Introduction to Brussels

It’s not just the capital of the land of chocolate and beer; Brussels is also home to major international political organisations, eye-catching Art Nouveau architecture and over 90 museums. It’s also home to the downright bizarre.

Take the crowds that flocked to the national Botanical Garden to take a big whiff of the Titan Arum, better known as the corpse flower or the world’s smelliest flower, with stench strongly resembling a decomposing animal. Apparently this 8-foot tall flower only floweres 3 times in 5 years and only blooms for 3 days. Will you be lucky to see/smell it on your next visit? Hmm perhaps not.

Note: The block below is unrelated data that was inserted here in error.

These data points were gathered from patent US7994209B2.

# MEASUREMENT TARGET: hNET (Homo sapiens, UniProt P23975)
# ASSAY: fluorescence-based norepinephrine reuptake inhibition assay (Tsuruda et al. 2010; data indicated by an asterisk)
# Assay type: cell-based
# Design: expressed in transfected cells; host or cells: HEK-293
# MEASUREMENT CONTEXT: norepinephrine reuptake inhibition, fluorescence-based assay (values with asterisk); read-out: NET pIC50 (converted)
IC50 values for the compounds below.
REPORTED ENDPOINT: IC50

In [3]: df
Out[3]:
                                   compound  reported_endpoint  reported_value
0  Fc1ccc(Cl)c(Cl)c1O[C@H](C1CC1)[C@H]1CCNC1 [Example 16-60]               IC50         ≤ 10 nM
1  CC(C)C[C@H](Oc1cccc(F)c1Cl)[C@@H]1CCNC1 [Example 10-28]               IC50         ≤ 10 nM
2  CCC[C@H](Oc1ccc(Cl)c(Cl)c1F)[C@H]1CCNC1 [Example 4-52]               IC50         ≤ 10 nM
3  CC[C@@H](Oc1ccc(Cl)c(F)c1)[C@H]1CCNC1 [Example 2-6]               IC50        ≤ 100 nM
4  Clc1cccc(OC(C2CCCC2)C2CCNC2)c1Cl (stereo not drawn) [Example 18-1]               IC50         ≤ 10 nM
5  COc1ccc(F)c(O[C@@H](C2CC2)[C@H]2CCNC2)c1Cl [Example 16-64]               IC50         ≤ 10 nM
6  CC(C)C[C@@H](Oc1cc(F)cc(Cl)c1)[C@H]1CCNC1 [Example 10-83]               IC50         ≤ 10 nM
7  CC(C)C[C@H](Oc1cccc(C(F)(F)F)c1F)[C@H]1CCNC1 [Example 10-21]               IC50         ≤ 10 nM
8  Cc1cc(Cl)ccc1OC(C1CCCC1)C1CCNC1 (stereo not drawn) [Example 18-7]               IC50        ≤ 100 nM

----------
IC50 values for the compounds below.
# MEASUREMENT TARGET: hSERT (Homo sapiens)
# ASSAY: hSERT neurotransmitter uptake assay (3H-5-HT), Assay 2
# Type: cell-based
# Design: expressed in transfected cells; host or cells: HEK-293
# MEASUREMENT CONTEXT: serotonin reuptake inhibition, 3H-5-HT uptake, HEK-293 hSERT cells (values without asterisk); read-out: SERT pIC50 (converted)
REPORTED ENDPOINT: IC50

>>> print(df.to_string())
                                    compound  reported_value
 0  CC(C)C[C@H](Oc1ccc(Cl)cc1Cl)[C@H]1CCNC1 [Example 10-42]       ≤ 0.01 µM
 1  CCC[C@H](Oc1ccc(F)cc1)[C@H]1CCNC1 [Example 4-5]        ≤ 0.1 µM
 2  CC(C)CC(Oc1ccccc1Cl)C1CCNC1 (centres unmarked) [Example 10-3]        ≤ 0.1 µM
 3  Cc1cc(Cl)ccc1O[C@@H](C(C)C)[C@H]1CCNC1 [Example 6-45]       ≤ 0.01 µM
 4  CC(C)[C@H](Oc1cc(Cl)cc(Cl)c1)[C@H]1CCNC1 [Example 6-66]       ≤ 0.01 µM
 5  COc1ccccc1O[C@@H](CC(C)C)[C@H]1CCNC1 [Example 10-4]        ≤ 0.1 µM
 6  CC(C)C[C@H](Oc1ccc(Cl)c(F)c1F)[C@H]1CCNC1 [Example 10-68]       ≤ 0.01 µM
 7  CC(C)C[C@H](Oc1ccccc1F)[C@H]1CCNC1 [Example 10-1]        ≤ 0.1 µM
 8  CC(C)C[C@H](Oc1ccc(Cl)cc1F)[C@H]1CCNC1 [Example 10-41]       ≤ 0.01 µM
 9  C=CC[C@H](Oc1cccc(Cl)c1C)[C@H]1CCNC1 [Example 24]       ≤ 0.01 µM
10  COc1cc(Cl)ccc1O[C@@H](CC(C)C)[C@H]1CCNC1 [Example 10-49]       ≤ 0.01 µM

Something that seems bizarre, but is actually quite normal, are the advertisements, street signs and street names in two languages – Dutch and French. You see, Brussels is a bilingual city. Historically, Belgium was a Dutch-speaking country, but after the Belgium independence in 1830, the country started to speak French. But of course, some still held on to the Dutch language so now you’ll find around 20% speak Dutch and 80% speak French.

Just keep this in mind when you’re looking for attractions. For example the Main Square is called both Grand Place and de Grote Markt – sounds totally different, but it’s the same place. English is also understood by many locals, so no need to worry. Just a note though, language is a bit of divisive issue, so probably not a good topic to chat about it with locals.

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